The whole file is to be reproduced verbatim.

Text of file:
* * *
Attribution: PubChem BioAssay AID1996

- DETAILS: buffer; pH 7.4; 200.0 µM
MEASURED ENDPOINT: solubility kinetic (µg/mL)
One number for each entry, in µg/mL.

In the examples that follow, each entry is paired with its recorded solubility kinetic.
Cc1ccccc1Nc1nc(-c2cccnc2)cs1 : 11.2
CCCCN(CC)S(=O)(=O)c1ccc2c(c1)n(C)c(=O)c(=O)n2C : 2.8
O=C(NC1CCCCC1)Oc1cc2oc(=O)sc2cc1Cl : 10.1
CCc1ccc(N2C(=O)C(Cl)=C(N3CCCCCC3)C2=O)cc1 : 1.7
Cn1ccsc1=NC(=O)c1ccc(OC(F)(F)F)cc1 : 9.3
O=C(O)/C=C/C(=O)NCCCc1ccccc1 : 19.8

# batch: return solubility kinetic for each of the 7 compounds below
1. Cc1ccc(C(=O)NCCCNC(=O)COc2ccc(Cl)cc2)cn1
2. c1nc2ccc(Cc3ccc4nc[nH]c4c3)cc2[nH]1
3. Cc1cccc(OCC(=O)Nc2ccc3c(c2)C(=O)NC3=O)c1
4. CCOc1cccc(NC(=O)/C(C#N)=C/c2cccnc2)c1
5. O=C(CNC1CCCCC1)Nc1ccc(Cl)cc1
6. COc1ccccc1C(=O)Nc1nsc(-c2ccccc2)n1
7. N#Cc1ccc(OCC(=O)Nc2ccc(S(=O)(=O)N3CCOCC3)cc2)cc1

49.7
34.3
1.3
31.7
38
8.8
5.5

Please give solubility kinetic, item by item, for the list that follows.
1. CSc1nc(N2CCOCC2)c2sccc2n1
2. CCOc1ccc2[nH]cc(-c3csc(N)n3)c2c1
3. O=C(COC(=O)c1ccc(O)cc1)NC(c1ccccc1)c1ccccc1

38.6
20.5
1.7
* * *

Attribution: PubChem BioAssay AID1996

- DETAILS: buffer; pH 7.4; 200.0 µM
MEASURED ENDPOINT: solubility kinetic (µg/mL)
One number for each entry, in µg/mL.

In the examples that follow, each entry is paired with its recorded solubility kinetic.
Cc1ccccc1Nc1nc(-c2cccnc2)cs1 : 11.2
CCCCN(CC)S(=O)(=O)c1ccc2c(c1)n(C)c(=O)c(=O)n2C : 2.8
O=C(NC1CCCCC1)Oc1cc2oc(=O)sc2cc1Cl : 10.1
CCc1ccc(N2C(=O)C(Cl)=C(N3CCCCCC3)C2=O)cc1 : 1.7
Cn1ccsc1=NC(=O)c1ccc(OC(F)(F)F)cc1 : 9.3
O=C(O)/C=C/C(=O)NCCCc1ccccc1 : 19.8

# batch: return solubility kinetic for each of the 7 compounds below
1. Cc1ccc(C(=O)NCCCNC(=O)COc2ccc(Cl)cc2)cn1
2. c1nc2ccc(Cc3ccc4nc[nH]c4c3)cc2[nH]1
3. Cc1cccc(OCC(=O)Nc2ccc3c(c2)C(=O)NC3=O)c1
4. CCOc1cccc(NC(=O)/C(C#N)=C/c2cccnc2)c1
5. O=C(CNC1CCCCC1)Nc1ccc(Cl)cc1
6. COc1ccccc1C(=O)Nc1nsc(-c2ccccc2)n1
7. N#Cc1ccc(OCC(=O)Nc2ccc(S(=O)(=O)N3CCOCC3)cc2)cc1

49.7
34.3
1.3
31.7
38
8.8
5.5

Please give solubility kinetic, item by item, for the list that follows.
1. CSc1nc(N2CCOCC2)c2sccc2n1
2. CCOc1ccc2[nH]cc(-c3csc(N)n3)c2c1
3. O=C(COC(=O)c1ccc(O)cc1)NC(c1ccccc1)c1ccccc1

38.6
20.5
1.7